Is patient satisfaction relevant? Plastic surgeons call for better rating tools
Patient satisfaction has become an important quality measure in the US healthcare system. But some plastic surgeons question the value of subjective patient satisfaction ratings—suggesting that they might even lead to lower-quality care in some situations, according to a special topic article in the January issue of Plastic and Reconstructive Surgery, the official medical journal of the American Society of Plastic Surgeons (ASPS).
"Increasingly used as a measure of physician performance, patient satisfaction data can be flawed and not broadly applicable," comments ASPS Member Surgeon Terence Myckatyn, MD, of Washington University School of Medicine, St. Louis. "While patient satisfaction is important, we think that better rating tools are needed to measure it." Dr. Myckatyn's coauthors were Justin Brent Cohen, MD, and Keith Brandt, MD.
Plastic Surgeons Question Value of Subjective Patient Satisfaction Ratings
Dr. Myckatyn and colleagues share some concerns about the trend toward using patient satisfaction ratings as a measure of physician performance. The focus on patient satisfaction is driven by the fact that the United States spends more than any other nation on healthcare, but lags behind in outcomes. Patient satisfaction is now among the quality of care indicators used in "pay for performance" programs tying financial reimbursement under Medicare and the Affordable Care Act.
But using patient satisfaction ratings in this way is having some unintended consequences, the authors believe. For example, some hospitals are upgrading their physical facilities and adding luxury amenities, in an attempt to improve patient satisfaction scores. "One could argue that these costly expenses have more to do with the perception of healthcare quality rather than actual outcomes," Dr. Myckatyn and colleagues write.
There are even anecdotal reports of doctors altering their medical judgment to improve patient satisfaction and minimize negative reviews—for example, prescribing antibiotics or strong pain medications to keep patients happy and move them quickly through the system. "Behavior motivated by patient satisfaction becomes especially dangerous when ratings are directly tied to compensation," according to the authors.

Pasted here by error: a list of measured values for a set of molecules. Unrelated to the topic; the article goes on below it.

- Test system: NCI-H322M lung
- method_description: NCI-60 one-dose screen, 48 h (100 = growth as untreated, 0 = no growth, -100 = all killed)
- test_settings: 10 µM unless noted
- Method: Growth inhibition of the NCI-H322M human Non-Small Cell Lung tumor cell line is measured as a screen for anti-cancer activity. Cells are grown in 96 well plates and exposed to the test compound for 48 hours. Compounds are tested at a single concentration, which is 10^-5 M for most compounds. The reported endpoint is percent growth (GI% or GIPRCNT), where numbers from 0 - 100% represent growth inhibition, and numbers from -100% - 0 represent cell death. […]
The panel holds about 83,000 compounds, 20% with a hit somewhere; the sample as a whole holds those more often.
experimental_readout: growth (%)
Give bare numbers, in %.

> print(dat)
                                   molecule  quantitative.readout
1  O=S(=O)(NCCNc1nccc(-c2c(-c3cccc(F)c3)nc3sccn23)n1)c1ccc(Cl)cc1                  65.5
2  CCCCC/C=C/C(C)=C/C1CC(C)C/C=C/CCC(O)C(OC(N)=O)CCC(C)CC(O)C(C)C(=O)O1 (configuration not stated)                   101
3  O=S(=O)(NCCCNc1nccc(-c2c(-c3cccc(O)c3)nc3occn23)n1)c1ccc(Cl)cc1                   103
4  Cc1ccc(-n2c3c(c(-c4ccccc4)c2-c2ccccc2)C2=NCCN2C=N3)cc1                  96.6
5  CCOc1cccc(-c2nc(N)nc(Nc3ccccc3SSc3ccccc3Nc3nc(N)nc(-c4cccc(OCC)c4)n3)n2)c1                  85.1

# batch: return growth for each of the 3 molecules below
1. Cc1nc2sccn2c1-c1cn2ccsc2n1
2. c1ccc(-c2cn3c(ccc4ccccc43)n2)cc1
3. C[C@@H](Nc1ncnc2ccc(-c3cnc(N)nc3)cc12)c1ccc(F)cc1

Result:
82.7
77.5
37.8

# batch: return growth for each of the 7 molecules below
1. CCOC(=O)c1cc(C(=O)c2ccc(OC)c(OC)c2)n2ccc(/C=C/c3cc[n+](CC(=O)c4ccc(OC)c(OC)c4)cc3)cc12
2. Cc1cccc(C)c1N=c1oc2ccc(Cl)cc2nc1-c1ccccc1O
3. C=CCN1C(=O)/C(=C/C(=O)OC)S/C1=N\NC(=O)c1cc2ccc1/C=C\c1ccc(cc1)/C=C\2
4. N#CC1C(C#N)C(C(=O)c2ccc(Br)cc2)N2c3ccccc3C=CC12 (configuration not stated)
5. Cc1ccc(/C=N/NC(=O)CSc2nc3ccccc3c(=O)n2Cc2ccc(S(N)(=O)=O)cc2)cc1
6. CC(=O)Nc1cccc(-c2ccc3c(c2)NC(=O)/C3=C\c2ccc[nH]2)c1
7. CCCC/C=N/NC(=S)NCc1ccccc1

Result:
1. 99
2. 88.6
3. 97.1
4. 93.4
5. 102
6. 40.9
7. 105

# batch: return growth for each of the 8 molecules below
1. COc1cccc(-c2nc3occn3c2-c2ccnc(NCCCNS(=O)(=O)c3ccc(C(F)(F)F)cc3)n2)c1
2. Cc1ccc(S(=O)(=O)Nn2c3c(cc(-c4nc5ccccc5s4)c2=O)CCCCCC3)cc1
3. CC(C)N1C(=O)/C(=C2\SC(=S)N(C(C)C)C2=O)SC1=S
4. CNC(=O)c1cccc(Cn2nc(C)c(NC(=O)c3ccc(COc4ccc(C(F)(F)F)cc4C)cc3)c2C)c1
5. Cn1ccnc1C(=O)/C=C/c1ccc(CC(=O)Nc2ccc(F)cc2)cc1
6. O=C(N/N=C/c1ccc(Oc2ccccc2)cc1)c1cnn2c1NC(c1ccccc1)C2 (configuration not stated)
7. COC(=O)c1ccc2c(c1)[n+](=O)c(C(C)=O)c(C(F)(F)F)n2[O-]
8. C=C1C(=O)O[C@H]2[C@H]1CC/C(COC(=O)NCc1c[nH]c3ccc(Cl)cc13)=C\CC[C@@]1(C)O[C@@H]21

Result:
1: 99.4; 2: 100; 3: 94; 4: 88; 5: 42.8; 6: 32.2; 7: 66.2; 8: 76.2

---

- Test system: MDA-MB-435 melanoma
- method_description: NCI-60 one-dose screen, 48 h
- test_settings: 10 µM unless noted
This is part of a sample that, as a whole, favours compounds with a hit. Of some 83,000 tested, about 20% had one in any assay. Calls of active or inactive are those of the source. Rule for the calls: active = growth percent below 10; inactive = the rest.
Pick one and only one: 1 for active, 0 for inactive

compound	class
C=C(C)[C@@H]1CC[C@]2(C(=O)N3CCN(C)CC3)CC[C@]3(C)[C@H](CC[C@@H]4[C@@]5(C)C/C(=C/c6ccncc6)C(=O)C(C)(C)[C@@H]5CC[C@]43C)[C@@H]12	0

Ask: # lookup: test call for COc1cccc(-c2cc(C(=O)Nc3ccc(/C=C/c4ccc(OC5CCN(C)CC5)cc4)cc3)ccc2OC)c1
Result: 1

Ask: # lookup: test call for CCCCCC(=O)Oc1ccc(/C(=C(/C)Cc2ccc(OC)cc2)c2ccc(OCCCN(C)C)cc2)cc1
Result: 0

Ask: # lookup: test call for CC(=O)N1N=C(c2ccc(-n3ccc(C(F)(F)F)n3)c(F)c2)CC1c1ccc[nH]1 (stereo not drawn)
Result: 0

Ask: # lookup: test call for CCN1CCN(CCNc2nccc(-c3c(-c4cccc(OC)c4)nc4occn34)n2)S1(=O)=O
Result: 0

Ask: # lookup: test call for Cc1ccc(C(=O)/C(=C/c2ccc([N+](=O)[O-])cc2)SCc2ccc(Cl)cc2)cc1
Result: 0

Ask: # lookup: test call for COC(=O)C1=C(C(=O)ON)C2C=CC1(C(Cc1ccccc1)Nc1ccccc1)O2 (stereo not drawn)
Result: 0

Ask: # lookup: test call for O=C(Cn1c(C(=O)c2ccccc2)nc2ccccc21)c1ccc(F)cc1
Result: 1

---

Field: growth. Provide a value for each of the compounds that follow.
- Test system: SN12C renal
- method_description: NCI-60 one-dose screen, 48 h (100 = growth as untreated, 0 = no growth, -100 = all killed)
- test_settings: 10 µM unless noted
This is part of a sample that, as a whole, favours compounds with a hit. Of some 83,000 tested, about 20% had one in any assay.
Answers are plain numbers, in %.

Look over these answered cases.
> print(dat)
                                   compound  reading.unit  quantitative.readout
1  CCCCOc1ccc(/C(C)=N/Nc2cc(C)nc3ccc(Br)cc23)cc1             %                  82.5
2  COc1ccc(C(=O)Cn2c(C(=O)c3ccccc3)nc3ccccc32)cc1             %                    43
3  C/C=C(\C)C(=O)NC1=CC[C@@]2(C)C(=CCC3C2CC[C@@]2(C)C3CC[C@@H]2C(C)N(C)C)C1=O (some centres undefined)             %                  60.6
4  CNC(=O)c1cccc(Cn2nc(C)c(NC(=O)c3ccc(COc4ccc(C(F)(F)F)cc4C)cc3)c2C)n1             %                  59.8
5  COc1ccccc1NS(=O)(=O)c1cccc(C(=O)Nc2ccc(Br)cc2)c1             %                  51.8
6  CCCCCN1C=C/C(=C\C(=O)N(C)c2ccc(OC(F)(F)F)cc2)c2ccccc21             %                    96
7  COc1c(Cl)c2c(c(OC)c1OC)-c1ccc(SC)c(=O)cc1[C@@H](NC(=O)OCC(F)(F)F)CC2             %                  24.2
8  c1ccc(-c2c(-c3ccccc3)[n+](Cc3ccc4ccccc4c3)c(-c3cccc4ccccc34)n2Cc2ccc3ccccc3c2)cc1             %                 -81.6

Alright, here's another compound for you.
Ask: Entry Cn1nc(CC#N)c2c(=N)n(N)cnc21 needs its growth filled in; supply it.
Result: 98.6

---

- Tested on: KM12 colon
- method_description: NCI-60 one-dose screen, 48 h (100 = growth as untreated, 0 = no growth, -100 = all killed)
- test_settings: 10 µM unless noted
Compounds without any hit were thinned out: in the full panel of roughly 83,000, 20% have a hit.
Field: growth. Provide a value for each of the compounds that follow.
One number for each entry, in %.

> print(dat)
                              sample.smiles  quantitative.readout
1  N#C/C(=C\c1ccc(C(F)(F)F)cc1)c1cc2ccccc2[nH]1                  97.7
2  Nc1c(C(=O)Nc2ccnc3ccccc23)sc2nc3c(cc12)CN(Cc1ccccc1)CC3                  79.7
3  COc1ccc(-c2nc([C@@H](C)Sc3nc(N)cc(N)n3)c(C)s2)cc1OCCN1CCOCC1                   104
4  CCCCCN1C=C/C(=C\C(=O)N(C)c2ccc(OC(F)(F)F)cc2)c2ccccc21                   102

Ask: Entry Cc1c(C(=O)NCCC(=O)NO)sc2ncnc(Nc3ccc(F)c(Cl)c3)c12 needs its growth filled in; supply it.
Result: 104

Meanwhile, it's unclear whether satisfaction and other measures of patient experience are correlated with traditional measures of health care safety and quality. Dr. Myckatyn and coauthors write: "The truth is that there is little high-level evidence to support that patient satisfaction surveys will provide Americans with improved medical outcomes, but there are plenty of contradictory data."
Some studies even suggest that higher-intensity healthcare is associated with increased patient satisfaction but also with increased mortality, with no impact on objective quality measures. While other studies have linked higher satisfaction to better outcomes, interpretation of these studies is limited by the fact that patient satisfaction is "inherently subjective and labile."
As a specialty, plastic surgery doesn't have a strong body of research on patient satisfaction and its relationship to outcomes. Yet especially for aesthetic surgery, plastic surgeons have always been attuned to the importance of patient feedback.
While they don't discard the notion of assessing patient satisfaction, Dr. Myckatyn and colleagues make the point that the rubrics currently used to rate patient satisfaction "do not consistently predict improved outcomes and satisfaction." They conclude: "What is needed are reliable tools that will take into account what constitutes superior quality in a more systematic, meaningful, and validated way."